Secret Reunion

Secret Reunion

I enter the club with my friends. I’m aware that they’re drunk and everything is moving very fast but I don’t think I’m drunk. Maybe I’m tipsy, but it’s always hard to tell. There are people sat at American-diner style tables eating greasy food, the kind that comes in paper and baskets and drips all the way down your hands. It’s busy, we sure ain’t going to find somewhere to sit down.

Suddenly I realise that I can’t see anybody who is not eating, did I misjudge the situation? Are we going out for a meal? I can’t remember how I got here.

I’m leading the group around in hope of somewhere to sit, but I’m panicking inside. Do they want to sit down? I try asking. My voice is drowned out by a million people talking with their mouth open. It doesn’t take long until we reach an open-space. It’s big, but not fancy. It’s more school hall than club, and I squint in response to the sharp light. People are stood around chatting to each other and I figure this makes a good place to stop.

A guy with short, spiked blonde hair and round metal rimmed glasses stands at the front of the room, waiting for something. I recognise him, but I don’t wish to disclose it to the rest of my group. It doesn’t really feel like a moment for introductions. Instead, I lead the group over to where he is. People are rolling out yoga mats, mostly blue or yellow.

Nick stretches with his right arm reaching to the wall on the left side and his left loosely sitting on his hipbones. The rest of the room follow his instruction. He wears a loose vest that shows just how underweight he is. I remember what his ribs looked like. I remember the sharp edge of his hipbones against mine.

I won’t let him see that I recognise him, he can acknowledge me if he wants to. I plant my feet firmly at the front of the yoga class I appear to have joined. I’m directly in front of him. He changes direction, now bringing his left arm up above his head. I mirror his image, but I’m not watching his arms, I’m watching his face. He looks at me. I don’t look away.

The yoga class is a blur, I think I fall over at some point, thinking how stupid this class is in this stupid weird-ass club. I don’t have a yoga mat, so maybe my fall hurts, but I couldn’t tell you.

The next thing I remember is sitting on the stairs on the club outside. Beside Nick. The streets are dark like it’s been raining recently and there’s a large amount of smashed glass beneath our feet. I notice he is heavily tattooed, which doesn’t surprise me. I think I mention this, but by this point I’m definitely drunk, so maybe it was only a thought.

We sit there, in the damp dark. In silence. A nice one, like we’re reflecting on this whole meeting again thing, or maybe the state of the street, or maybe mulling on a childhood memory. I think about how it feels lying awake in bed at night. I think about how it felt to talk him out of suicide every night. A bedtime story of the fucked-up. I get a comfort from that memory. Maybe that’s wrong, but doesn’t it feel safe to be needed?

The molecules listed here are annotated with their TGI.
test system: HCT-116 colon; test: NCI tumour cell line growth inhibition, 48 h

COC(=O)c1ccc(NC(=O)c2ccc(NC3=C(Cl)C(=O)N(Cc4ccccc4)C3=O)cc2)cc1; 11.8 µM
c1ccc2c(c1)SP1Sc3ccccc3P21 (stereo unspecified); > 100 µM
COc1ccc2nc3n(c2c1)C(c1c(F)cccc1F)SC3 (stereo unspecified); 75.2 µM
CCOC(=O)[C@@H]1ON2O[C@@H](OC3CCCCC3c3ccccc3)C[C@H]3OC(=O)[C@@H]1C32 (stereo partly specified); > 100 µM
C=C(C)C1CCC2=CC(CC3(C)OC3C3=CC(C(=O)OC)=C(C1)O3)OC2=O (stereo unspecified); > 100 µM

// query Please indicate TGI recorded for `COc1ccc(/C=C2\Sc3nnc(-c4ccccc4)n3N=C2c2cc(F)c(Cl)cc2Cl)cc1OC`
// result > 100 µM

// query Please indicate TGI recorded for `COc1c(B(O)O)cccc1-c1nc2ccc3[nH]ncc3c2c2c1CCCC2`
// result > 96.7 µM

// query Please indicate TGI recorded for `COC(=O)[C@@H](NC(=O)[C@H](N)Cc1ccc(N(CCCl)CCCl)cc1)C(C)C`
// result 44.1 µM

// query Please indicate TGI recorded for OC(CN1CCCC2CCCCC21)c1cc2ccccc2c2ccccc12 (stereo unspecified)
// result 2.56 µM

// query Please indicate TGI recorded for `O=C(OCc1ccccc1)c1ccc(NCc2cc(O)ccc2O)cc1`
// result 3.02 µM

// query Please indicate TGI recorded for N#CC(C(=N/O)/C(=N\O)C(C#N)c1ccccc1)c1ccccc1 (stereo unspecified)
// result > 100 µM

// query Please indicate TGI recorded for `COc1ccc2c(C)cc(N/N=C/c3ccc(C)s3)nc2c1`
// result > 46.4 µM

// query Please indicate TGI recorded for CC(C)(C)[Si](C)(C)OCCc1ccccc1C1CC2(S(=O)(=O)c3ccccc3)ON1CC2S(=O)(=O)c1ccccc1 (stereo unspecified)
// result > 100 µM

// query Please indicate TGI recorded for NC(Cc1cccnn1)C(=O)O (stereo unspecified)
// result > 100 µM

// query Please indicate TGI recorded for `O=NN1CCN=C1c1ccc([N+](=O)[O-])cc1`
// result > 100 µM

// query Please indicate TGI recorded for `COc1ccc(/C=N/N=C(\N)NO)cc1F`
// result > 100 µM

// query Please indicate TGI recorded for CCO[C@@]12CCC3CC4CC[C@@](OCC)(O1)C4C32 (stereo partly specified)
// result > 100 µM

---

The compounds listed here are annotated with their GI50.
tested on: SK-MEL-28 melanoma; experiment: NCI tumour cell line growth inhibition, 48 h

Nick reaches out, and I think he’s going to hold my hand, and I am unsure what to do, so recoil a little. But he doesn’t try and hold my hand. Instead, he places his forearm face up over the top of mine. Not touching, but he must only be millimetres away. He has a tattoo there. I think he’s showing me. It’s a circle, almost like a picture frame with nothing inside. It’s black and I can’t really tell what it’s made up of. At first glance I think it’s roses, but it could also be barbed wire. Nick’s skin is pale, almost translucent, and populated by soldiers, standing up to attention in the cold. Or maybe it’s me that makes his hair stand on end. I didn’t realise he was smoking until now, when he makes a point of taking a long drag. Then he presses his cigarette end into his arm. In the middle of the picture frame. He doesn’t flinch. I do. I feel the burn in my fore arm. I take his hand. He understands. He understands the thoughts I was having about the cold wet street and my cold lonely flat. His skin has buckled under the cigarette burn, I bring it closer to my face to see. That’s when I see the edges to the tattoo, about a centimetre from where the actual vines twist.

His tattoos are fake. They’re transferable tattoos, and the edges have started to peel away from his skin. I notice his face has changed too. He grew up, he grew older. Of course, he’s changed. I think maybe it’s the glasses, or his cheekbones, but then I think I could be confusing those with somebody else. He’s not the same person and neither am I. I’m not sure how to feel. I close my eyes.


Picture Source: Kurt Jackson


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